$18,000 biopsies? Cash was cheaper than her insurance.

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$18,000 biopsies? Cash was cheaper than her insurance. Dani Yuengling initially disregarded a tumor she discovered in her right breast last summer.

She was 35 when her mother was also diagnosed with breast cancer in 1997. In 2017, Yuengling’s mother succumbed to the illness.

“It was the roughest experience,” Yuengling, from Conway, South Carolina, said.

Yuengling had a breast biopsy scheduled for Valentine’s Day at Grand Strand Medical Center in Myrtle Beach after mammography showed the lump warranted additional study.

Yuengling needed to know how much the biopsy would cost because it was one of many things on her mind leading up to the visit (the first being a possible cancer diagnosis).

Her health insurance plan has a deductible of $6,000 per year before it begins contributing, and she hadn’t even come close to meeting it. Yuengling anticipated paying a significant portion of the total cost of the surgery.

There was no cost estimate from the hospital. She was warned that the cost of the biopsy could rise if her doctors didn’t know beforehand what kind of needle they would require.

An online “Patient Payment Estimator” provided by the hospital estimated that an uninsured patient would have to pay around $1,400 for the operation.

“No problem there. It’s not that serious of a situation, “Because she had insurance, she reasoned, she could expect to pay less. A quick Google search suggests it could cost closer to $3,000, although either amount is acceptable in Yuengling’s book. As she went through with the operation, she didn’t give any thought to her financial situation.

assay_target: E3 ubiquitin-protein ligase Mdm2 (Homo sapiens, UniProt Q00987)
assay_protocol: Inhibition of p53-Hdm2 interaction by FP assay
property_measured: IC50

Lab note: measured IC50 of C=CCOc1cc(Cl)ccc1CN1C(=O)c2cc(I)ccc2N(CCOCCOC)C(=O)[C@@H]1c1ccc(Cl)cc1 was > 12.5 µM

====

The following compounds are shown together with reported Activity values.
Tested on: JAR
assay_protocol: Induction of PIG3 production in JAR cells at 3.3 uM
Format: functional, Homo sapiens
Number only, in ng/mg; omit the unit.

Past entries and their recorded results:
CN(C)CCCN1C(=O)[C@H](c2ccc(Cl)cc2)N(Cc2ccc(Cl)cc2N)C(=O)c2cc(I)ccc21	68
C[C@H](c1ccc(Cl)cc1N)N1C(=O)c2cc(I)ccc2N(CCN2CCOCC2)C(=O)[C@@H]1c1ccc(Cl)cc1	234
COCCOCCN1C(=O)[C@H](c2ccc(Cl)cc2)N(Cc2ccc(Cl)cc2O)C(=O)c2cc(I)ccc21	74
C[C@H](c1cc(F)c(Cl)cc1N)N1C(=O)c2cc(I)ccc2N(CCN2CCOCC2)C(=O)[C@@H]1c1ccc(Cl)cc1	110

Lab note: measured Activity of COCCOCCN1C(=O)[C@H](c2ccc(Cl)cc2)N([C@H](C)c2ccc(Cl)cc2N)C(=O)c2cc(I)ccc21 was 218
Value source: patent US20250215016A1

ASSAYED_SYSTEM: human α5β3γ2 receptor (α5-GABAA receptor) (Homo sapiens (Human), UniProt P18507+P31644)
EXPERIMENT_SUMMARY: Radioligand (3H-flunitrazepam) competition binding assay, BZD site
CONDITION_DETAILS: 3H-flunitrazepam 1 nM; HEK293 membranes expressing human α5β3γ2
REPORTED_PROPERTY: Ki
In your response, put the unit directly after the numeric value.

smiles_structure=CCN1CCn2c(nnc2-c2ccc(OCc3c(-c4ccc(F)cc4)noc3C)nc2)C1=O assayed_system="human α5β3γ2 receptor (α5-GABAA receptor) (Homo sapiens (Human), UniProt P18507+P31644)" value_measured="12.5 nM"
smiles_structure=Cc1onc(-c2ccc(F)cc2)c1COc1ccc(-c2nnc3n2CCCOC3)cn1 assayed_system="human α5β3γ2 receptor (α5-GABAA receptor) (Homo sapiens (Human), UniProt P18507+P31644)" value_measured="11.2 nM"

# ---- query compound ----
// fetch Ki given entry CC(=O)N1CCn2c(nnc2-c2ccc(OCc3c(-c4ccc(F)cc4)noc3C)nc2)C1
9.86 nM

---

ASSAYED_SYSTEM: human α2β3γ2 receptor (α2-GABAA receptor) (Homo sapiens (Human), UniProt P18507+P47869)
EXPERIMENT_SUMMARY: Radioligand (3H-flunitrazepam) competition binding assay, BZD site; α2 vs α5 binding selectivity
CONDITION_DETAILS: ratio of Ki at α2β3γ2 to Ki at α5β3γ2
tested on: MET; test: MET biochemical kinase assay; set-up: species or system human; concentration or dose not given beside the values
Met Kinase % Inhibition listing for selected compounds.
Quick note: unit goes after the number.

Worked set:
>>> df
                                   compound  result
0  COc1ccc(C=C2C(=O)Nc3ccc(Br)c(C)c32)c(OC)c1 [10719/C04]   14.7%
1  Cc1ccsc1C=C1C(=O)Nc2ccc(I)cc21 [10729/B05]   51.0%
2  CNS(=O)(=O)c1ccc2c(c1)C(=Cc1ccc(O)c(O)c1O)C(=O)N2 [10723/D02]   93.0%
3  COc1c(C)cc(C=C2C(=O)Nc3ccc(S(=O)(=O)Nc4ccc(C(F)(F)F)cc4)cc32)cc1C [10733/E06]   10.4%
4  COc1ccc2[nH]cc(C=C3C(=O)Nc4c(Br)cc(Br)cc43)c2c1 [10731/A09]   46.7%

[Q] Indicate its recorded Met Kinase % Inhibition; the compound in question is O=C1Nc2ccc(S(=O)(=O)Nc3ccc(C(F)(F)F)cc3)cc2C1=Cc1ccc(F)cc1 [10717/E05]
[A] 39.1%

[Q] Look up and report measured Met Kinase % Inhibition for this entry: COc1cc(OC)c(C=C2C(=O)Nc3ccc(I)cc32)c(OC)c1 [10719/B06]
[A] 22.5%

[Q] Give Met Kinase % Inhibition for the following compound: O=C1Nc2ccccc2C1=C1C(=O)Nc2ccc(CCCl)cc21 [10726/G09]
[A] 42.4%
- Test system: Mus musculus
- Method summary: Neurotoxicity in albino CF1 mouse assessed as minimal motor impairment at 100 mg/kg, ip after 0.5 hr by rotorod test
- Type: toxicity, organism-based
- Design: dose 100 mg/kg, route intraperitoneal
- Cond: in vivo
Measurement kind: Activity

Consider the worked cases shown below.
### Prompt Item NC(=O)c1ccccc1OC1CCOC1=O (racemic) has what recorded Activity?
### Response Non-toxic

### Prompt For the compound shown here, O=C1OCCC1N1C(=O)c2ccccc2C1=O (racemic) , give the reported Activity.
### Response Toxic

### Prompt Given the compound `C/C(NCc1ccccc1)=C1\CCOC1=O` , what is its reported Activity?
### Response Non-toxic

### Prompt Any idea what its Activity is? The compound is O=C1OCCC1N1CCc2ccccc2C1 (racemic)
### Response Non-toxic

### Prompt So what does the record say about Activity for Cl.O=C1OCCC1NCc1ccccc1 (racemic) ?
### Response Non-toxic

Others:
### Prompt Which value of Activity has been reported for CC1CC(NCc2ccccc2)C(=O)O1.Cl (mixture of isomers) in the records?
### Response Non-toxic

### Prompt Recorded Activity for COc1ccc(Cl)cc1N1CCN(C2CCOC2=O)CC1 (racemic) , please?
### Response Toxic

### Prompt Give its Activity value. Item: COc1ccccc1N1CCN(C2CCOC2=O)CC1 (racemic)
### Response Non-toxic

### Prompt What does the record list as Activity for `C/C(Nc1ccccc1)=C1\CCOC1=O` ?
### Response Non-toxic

The results came back quickly, and they were good: she did not have cancer.

Next, I received the bill.

Dani Yuengling, now 36 years old, is a Cigna patient thanks the human resources firm that employs her.

Breast biopsy assisted by ultrasonography.

Service provider: Grand Strand Medical Center, a 403-bed, for-profit hospital in Myrtle Beach, South Carolina. It’s one of the 182 facilities owned by HCA Healthcare, a Nashville-based corporation that posted $58.7 billion in sales in 2016.

The total cost of the operation, including all necessary supplies and labor, was $17,979. The discounted in-network fee for a hospital stay from Cigna was $8,424.14, and the insurance company paid the hospital $3,254.47. The remaining deductible amount owed by Yuengling was $5,169.67.

Why is it that cash-paying individuals, or those without health insurance, are often charged far less than their insured counterparts? Using insurance can result in a much larger expense for the approximately 30% of American workers with high-deductible plans, like Yuengling, than if they were uninsured or simply paid in advance using a credit card.

Associate professor of public health at Johns Hopkins University Ge Bai has recently released research on this topic, stating that cash charges at U.S. hospitals are typically cheaper than the prices charged to customers with commercial insurance.

In a statement, Bai stated, “We can very confidently say this is very prevalent,” and suggested that all patients, regardless of insurance status, find out the cash costs of an operation before committing to it. It ought to be the standard.

Yuengling’s insurance company was hit with a very hefty bill from Grand Strand for her surgery. A Medicare patient who requires an ultrasound-guided biopsy, as the one Yuengling received, would pay only around $300, their minimum 20% coinsurance for outpatient care, according to the federal government’s website. Medicare would cover the remainder of the hospital charge, which would be around $1,200. The hospital wanted Yuengling and her insurance company to pay more than five times the Medicare premium.

Fair Health Consumer, a group that studies health insurance claims, found that the average cost to privately insured patients in Conway who were treated at hospitals other than Yuengling was nearly $3,500.

If you need an ultrasound-guided breast biopsy and don’t have health insurance, you’ll likely only have to pay roughly $2,100 at the nearby Conway Medical Center, according to Allyson Floyd, a hospital spokesperson.